Washington Supreme Court rejects Yates petition


SPOKANE — Serial killer Robert Yates of Spokane, who faces the death sentence as well as multiple life terms, is not entitled to a new hearing or a review of his case, the state Supreme Court said today.

The court rejected Yates’ petition that listed 25 different errors in his convictions, including jury bias, ineffective counsel and procedural errors. Also rejected was a claim that his death sentence was “disproportional” because other persons convicted of multiple murders received life sentences.

None of those claims warrant a new hearing, the court said.

“Yates has failed to establish any meritorious claims,” the majority decision, written by Justice Susan Owens, said in dismissing what is known as a personal restraint petition.

Yates, a Spokane factory worker and former military helicopter pilot, pleaded guilty in 2000 to 13 murders in Spokane County and received a total of 408 years in prison as a result of a plea deal. In 2002, he was sentenced to death by a Tacoma jury for two separate convictions for murders in Pierce County, the 1997 slaying of Melinda Mercer and the 1998 slaying of Connie Ellis.

He has long argued that the plea agreement should have kept him from the death penalty for any murder in Washington State, but the state Supreme Court has already upheld the sentence in the direct appeal from those Pierce County convictions.

In the personal restraint petition, Yates’ attorneys made some of the same arguments the earlier appeal rejected, the court said. He also misrepresents the state’s system of comparing cases where the convicted murderer receives the death penalty to those where a murderer receives a life sentence, Owens wrote. The factors considered in the review — nature of the crime, aggravating circumstances, criminal history and personal history — aren’t vague and Yates knew what they were.

His attorneys argued that Yates’ case should have been compared to that of Gary Ridgway, the so-called Green River killer, who received life sentences as a result of a plea deal. The court said that comparison was made, but just because prosecutors exercise their discretion to offer plea deals doesn’t make his sentence disproportionate.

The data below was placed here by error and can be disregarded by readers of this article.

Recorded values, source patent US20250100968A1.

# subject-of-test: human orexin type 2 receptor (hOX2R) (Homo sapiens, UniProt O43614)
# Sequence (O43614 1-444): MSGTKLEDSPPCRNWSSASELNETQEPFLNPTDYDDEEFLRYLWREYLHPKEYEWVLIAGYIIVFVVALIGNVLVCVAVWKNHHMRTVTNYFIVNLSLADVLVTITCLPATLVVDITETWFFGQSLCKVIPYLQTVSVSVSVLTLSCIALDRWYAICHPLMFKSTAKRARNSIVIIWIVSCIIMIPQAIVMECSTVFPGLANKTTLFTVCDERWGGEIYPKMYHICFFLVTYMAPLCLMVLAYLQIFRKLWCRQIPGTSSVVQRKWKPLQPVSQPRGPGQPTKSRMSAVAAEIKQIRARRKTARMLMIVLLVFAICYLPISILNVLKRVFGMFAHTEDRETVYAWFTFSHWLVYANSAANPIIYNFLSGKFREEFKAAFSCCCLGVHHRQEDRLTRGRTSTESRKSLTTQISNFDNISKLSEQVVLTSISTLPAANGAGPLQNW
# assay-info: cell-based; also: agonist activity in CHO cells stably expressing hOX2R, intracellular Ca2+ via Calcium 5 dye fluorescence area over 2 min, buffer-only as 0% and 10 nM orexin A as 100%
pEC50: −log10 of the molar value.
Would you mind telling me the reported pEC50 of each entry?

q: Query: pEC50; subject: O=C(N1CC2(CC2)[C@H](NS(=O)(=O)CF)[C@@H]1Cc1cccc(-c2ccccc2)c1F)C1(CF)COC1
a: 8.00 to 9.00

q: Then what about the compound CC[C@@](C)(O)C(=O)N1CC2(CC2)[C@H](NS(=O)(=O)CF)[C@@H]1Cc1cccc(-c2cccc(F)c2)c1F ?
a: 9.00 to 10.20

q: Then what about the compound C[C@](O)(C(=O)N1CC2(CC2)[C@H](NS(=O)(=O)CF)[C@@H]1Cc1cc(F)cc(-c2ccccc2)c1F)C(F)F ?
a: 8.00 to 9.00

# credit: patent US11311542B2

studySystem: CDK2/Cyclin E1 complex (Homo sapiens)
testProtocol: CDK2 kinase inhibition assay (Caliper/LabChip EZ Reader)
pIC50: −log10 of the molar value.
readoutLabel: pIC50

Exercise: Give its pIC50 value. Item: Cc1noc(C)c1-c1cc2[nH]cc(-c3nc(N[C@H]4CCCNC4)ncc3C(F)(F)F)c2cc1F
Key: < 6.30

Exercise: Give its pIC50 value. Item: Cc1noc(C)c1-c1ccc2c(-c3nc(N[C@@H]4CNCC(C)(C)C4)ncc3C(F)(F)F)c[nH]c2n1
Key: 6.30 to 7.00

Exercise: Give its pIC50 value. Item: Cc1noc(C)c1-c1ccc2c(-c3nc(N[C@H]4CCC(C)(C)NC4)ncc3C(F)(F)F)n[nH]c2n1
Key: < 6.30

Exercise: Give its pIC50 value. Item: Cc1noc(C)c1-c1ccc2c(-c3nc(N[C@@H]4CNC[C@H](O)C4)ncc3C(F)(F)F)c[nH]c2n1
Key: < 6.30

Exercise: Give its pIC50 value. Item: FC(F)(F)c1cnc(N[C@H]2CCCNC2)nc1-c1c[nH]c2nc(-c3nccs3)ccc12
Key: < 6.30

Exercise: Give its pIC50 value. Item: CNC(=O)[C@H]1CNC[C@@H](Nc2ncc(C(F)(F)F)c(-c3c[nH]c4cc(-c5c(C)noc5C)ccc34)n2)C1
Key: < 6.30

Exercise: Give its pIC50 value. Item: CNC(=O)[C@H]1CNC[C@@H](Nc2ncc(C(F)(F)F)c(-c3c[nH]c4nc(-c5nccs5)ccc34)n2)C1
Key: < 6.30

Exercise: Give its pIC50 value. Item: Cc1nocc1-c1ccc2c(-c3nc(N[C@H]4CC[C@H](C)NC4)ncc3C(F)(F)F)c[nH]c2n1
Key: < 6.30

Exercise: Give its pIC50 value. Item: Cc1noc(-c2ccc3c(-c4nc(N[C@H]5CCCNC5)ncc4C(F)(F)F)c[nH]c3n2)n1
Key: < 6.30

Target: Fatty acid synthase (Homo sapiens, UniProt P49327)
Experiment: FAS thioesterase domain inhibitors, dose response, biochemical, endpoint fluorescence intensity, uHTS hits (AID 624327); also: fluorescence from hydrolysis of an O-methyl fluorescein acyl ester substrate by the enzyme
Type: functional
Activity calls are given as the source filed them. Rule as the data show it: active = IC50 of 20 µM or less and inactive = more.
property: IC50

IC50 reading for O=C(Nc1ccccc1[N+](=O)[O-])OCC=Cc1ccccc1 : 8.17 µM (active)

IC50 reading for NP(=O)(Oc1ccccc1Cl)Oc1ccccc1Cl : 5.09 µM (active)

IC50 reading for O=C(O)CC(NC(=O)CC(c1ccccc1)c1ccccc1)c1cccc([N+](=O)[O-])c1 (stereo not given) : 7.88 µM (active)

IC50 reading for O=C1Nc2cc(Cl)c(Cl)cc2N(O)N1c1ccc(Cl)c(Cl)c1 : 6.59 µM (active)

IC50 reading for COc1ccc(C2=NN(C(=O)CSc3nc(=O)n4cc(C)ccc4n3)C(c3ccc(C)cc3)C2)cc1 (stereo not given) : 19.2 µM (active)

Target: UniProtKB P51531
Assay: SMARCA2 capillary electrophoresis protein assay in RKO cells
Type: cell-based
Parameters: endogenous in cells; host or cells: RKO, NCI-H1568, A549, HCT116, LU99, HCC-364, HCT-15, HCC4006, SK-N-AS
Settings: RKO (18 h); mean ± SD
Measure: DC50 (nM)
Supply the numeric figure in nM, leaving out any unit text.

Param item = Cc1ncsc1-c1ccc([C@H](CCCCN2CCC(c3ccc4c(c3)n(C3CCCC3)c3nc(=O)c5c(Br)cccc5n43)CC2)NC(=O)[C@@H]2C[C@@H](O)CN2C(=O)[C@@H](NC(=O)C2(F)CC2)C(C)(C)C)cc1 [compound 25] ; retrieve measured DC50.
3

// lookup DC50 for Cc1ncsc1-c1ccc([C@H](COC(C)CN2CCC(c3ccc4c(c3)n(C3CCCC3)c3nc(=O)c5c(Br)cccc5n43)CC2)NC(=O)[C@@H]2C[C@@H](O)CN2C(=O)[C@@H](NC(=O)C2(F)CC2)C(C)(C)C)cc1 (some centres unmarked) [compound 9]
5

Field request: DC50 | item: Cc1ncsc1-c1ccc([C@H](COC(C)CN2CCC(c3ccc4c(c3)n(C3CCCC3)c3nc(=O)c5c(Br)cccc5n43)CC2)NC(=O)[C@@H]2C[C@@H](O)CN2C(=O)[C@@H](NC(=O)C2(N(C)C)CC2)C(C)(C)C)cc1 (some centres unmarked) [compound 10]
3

Death penalty cases don’t require mathematical precision, Owens wrote. Instead the law says the death penalty can’t be imposed “wantonly or freakishly”. If the facts in a case are similar to some facts in other cases where capital punishment is imposed, the sentence is proportionate.

In his petition, Yates argued that his trial lawyers made several major mistakes, including a failure to present more testimony from family and friends during the penalty phase, before the jury decided he should get the death penalty. But trial counsel said they were leery of calling some of his family members because “most were understandably conflicted” and worried about what they might say on cross-examination. That’s not unreasonable, Owens wrote, because prosecutors could have argued Yates victimized his own family through his actions.

His attorneys also said the Pierce County jury that convicted and sentenced him was drawn from a pool that under-represents the community’s minority population. Statistically that was true, but they didn’t prove those numbers meet the test of not being “fair and reasonable” representation, and the county’s process for selecting a jury pool had previously been upheld.

Yates remains on death row at the Washington State Penitentiary in Walla Walla.

Yates also claimed his right to a fair and public trial was violated because portions of the jury selection were closed to the public and some jury questionnaires were sealed. The court said the evidence suggests the court was only closed to the public while the panel was being seated, and prospective jurors were questioned in open court and could be challenged based on those answers.

The argument that the state’s death penalty statute is unconstitutional was rejected, based on previous cases that have upheld the law.